Trump leaves for Tokyo as he orders more troops to the Middle East
President Trump and first lady Melania Trump are heading to Tokyo Friday, as tensions rise between the president and Speaker of the House Nancy Pelosi and as he orders more troops to head to the Middle East to handle Iran.
CBS News has confirmed that the new deployment of forces to the Persian Gulf will include more Patriot missile batteries and other force protection systems and will be designed for the long-haul confrontation with Iran, CBS News' David Martin reports, citing U.S. officials. Mr. Trump told reporters before departing the White House that some "very talented" people going to Middle East, and about 1,500 people will be sent to the Persian Gulf. A congressional aide also confirmed to CBS News that Congress was notified the administration plans to send 1,500 troops to the Middle East.
"We want to have protection, the middle east we're going to be sending a relatively small number of troops, mostly protective," the president told reporters on the White House South Lawn Friday. "And uh, some very talented people are going to the Middle East right now, and we'll see how — and we'll see what happens."
Only last week, the president insisted he wasn't considering sending more troops to the Middle East, after the New York Times reported he was considering doing so to counter Iran if necessary.
"I think it's fake news, OK?" Trump told reporters while leaving the White House last week. "Now, would I do that? Absolutely. But we have not planned for that. Hopefully we're not going to have to plan for that. If we did that, we would send a hell of a lot more troops than that."
The president also said of the resignation of British Prime Minister Theresa May that he feels bad and likes her very much. He also mentioned that he'd be seeing her in two weeks, when he travels to Europe.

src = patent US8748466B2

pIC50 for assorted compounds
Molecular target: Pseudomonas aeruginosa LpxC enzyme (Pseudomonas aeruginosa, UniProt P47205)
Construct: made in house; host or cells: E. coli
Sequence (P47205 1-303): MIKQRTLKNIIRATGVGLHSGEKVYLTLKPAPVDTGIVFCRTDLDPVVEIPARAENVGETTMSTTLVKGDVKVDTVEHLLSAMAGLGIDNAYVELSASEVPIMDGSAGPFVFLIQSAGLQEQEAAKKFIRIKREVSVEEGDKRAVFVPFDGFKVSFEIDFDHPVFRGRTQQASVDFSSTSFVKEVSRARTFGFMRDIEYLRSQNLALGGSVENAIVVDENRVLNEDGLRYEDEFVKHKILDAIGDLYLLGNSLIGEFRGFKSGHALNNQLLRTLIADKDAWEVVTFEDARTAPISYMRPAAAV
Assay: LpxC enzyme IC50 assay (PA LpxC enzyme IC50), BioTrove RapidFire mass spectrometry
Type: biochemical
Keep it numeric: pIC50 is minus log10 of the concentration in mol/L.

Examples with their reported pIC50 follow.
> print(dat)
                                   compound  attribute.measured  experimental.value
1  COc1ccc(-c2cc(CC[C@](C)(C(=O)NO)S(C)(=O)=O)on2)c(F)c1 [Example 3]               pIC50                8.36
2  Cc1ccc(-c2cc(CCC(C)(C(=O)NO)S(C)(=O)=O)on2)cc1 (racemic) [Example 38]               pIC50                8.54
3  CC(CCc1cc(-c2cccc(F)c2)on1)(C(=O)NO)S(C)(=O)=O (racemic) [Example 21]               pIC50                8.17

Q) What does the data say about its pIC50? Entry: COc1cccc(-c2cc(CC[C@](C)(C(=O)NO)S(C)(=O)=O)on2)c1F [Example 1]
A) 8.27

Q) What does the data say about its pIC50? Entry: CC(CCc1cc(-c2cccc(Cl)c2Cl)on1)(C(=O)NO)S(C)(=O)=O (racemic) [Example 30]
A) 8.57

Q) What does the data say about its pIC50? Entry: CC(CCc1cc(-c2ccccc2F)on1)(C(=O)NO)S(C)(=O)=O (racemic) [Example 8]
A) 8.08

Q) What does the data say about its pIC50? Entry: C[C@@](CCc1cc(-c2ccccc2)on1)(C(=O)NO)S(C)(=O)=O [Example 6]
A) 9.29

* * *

Mr. Trump told reporters he has not yet made any decisions on pardoning U.S. forces accused of war crimes. He said he plans to take a look at the cases.
"We're looking at a lot of different pardons for a lot of different people," the president said. "Some of these soldiers are people that have fought hard, long. You know we teach them how to be great fighters and then when they fight sometimes they get treated really very unfairly. So we're going to take a look at it. I haven't done anything yet, I haven't made any decisions. There's two or three of them right now. It's a little bit controversial. It's very possible that I'll let the trials go on and I'll make my decision after the trial."
Overnight, the presidentthat aired on Lou Dobbs' Fox Business show, a video edited to make Pelosi's speech appear mumbled and incomprehensible. On Thursday, Pelosi suggested Mr. Trump's family or staff should stage an intervention for the president, prompting Mr. Trump to suggest the nation's most powerful female politician is "a mess" and "crazy." The president, taking questions from reporters at an event in which he announced more bailouts for farmers hurt by his trade war with China, spent much of his time blasting Pelosi and questioning her competence.
The president, defending his performance in a roughly five-minute infrastructure meet with Pelosi and Schumer that fell apart earlier this week, insisted he is an "extremely stable genius."
"When the 'extremely stable genius' starts acting more presidential, I'll be happy to work with him on infrastructure, trade and other issues," Pelosi followed up in a tweet.
Mr. Trump appeared to roll back his criticism of Pelosi before reporters on Friday.
"I don't know about the videos, I'm here to help the country," Mr. Trump told reporters on the White House South Lawn.
"Did you hear, she made horrible statements she knows they're not true, she said terrible things, so I just responded in kind," the president added.
"You think Nancy is the same as she was, I think frankly right now we are, I'm only speaking for myself, I want to do what's good for the country. I think Nancy Pelosi is not helping this country."
, Mr. Trump is scheduled to meet Japan's emperor, as well as attend a sumo wrestling event. A senior administration official says Mr. Trump and Japanese Prime Minster Shinzo Abe are likely to hold a joint press conference at some point on the trip.
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